Saturday, July 28, 2018

High Speed VCR 2018


I'm a huge enthusiast of thin desktops. I have no idea why - normally such systems are used for HTPC duties or in very space constrained labs and offices, but my desk is not particularly small and I don't even own a TV.  The low-profile cases are about as small as cases get (they have a smaller interior volume and footprint than the cubes), and fitting everything into <85mm z-height makes for an interesting challenge.

Core Component Thoughts

Most HTPC-type systems are built around the "small" platform - currently, Z370 on the Intel side, X470 on the AMD side. These platforms offer low latencies, high clock speeds, and tons of integrated connectivity, but don't offer many cores compared to the state of the art. In contrast, the "high-end" desktop platforms are derived from server hardware - the boards have loads of PCIe lanes but very little integrated functionality, and the CPU's have many cores lashed together in weird and wonderful ways (rings, grids, clusters, and in the AMD case, multiple dies).

There are currently two possible routes for a USFF high core count system - the current-generation X299e-ITX/ac, or the now-discontinued X99e-ITX/ac. The X299 offers access to the latest platform features and CPU architecture, but as LGA2066 is not shared with any Xeons, the CPU's are quite expensive - the 10c part costs $899 and prices only go up from there. X99, in comparison, is kind of long in the tooth by now, but the CPU's are more accessible; an 18c 2.3/3.6 part used to be about $500 on the used market, and will likely be again once major datacenter upgrades flood eBay with used CPU's. With current pricing, X299 is certainly the correct choice; the 2699 V3 will perform similarly to a 14-core i9, costs about the same right now, and the i9 offers a full generation of platform and core improvements.

There is also no reason to go with anything under 12 cores. Ryzen will get you to 8 cores on a very power efficient platform (trust me, you are not overclocking anything on a computer this dense), and the 10-core i9 costs much more than any of the 8-core processors since Intel charges a "PCIe tax". 

Since I had a 2699 V3 available from the $500 days, I went with a X99 build (I had also hoarded an X99e-ITX from when they were $120 on eBay; prices have since jumped up to $200-300). The final selection was:
  • Motherboard/CPU: ASRock X99e-ITX + E5-2699 V3 - really no other choices here.
  • RAM: Crucial Ballistix Sport LT DDR4-2400: I really like the Ballistix Sport LT series; the gray heatspreaders are inoffensive and functional, and the DIMMS are pretty low profile - there are no useless protrusions on the heatspreaders to run into the CPU cooler.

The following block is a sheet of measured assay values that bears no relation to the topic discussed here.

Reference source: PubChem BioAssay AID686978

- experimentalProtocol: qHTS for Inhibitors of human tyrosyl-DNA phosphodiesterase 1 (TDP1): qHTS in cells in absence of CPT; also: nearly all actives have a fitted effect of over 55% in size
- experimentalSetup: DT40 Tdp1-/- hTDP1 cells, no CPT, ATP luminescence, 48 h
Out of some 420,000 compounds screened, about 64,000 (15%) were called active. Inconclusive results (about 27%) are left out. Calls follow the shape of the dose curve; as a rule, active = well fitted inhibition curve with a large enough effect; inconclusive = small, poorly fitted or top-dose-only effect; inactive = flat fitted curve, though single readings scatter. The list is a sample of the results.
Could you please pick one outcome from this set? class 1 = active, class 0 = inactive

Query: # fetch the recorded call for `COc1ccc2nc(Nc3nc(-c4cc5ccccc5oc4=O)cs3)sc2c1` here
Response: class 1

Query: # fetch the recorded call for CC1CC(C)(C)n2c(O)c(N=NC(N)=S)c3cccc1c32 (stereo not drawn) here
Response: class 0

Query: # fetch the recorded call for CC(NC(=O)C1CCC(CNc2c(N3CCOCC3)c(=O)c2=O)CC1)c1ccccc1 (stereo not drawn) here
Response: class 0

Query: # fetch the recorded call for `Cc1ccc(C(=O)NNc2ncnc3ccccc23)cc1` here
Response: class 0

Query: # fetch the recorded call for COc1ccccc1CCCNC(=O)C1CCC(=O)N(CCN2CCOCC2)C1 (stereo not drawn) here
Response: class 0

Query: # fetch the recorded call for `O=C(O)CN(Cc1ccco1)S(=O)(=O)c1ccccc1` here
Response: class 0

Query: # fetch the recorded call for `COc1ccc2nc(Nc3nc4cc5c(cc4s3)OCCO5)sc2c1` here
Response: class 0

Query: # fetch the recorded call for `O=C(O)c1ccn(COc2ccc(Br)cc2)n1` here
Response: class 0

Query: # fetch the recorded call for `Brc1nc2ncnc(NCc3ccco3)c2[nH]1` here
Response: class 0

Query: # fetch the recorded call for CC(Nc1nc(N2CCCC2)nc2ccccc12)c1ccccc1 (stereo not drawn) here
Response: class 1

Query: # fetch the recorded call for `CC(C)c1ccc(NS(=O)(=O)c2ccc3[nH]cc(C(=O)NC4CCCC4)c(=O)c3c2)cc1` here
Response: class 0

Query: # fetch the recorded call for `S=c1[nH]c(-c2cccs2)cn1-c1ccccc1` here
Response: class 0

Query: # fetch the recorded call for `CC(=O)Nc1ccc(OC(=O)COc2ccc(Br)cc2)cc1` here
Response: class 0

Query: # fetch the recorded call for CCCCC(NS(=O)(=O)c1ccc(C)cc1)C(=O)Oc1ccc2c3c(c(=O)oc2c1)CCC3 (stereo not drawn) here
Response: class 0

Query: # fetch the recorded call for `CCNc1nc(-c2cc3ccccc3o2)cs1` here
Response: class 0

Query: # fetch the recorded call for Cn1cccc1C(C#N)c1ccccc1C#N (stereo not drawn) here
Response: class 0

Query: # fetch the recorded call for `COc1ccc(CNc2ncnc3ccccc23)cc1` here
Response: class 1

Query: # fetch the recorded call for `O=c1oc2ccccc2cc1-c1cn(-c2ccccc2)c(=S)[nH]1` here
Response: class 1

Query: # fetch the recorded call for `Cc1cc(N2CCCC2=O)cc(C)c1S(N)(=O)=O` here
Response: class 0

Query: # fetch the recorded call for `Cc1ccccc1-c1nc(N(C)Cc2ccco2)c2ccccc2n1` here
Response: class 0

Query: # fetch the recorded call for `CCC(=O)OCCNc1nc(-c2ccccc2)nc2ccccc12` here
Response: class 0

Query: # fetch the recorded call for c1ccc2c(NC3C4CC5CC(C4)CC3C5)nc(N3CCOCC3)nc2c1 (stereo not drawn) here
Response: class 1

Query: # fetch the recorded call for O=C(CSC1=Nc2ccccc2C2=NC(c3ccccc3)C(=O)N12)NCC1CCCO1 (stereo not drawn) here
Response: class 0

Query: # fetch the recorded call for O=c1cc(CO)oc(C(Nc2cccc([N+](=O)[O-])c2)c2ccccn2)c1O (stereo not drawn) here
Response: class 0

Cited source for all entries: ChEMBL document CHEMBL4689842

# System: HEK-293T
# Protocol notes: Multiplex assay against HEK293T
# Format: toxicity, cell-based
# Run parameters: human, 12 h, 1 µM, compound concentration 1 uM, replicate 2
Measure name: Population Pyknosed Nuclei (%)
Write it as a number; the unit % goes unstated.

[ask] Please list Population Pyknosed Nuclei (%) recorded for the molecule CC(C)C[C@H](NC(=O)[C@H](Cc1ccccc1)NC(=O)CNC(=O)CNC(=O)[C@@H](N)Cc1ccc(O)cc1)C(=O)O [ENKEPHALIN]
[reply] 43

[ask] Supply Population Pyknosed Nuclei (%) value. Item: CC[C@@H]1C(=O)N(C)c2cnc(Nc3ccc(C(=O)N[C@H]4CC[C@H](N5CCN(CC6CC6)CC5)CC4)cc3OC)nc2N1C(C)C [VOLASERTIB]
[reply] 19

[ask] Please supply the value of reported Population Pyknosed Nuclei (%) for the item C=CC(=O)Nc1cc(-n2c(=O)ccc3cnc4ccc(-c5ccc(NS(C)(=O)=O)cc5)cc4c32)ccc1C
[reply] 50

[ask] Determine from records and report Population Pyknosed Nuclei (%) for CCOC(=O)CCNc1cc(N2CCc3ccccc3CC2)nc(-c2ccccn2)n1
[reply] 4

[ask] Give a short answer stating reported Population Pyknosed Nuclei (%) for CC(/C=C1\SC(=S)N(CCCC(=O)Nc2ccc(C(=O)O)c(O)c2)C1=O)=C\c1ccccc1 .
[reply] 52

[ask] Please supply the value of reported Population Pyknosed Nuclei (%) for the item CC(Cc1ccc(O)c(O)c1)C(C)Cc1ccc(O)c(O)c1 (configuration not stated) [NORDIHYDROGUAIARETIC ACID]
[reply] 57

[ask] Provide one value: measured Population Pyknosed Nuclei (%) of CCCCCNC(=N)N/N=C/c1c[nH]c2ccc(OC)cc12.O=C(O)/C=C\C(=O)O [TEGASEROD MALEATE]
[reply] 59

• Storage: Inland Professional 256GB NVMe - these are just reference Phison PS5008-E8 + Toshiba BiCS drives. They are incredibly cheap and offer better-than-SATA performance. Being M.2 also means one less cable to route in a case that is incredibly cramped with wires. My usual choice would be a Samsung 970 PRO, but at 3.6 GHz you can't really feel the difference between a fast drive and a slow one, especially when you take into account the Windows scheduler adding extra latency by moving threads between the many cores.
  • Graphics: ...I should really get a real GPU for this thing, but based on previous experiences, anything but the really big cards (Asus STRIX line, I'm looking at you) will fit.

Everything Else

Building these things is really an arts-and-crafts project, especially when you have as many computers as I do.  As such, picking the not-computer parts of the computer is much harder than selecting the parts that do the computing.

Case

My usual case for this type of nonsense is the Silverstone ML08, which is nicely priced and is as thin as possible (the minimum allowable clearance for an ATX case is 58mm). Unfortunately, the extra tight cooler clearance makes fastening a cooler to the board nearly impossible, since 2011/2066 heatsink mounting screws have to go in from the top. I was also interesting in trying the latest crop of Silverstone cases, which add an extra inch or so of clearance in order to fit an ATX power supply. All the 83mm-clearance Silverstones are based on the same chassis, just with different trims. I went with the RAVEN RVZ03, since I am a fan of RGB lighting.

Power Supply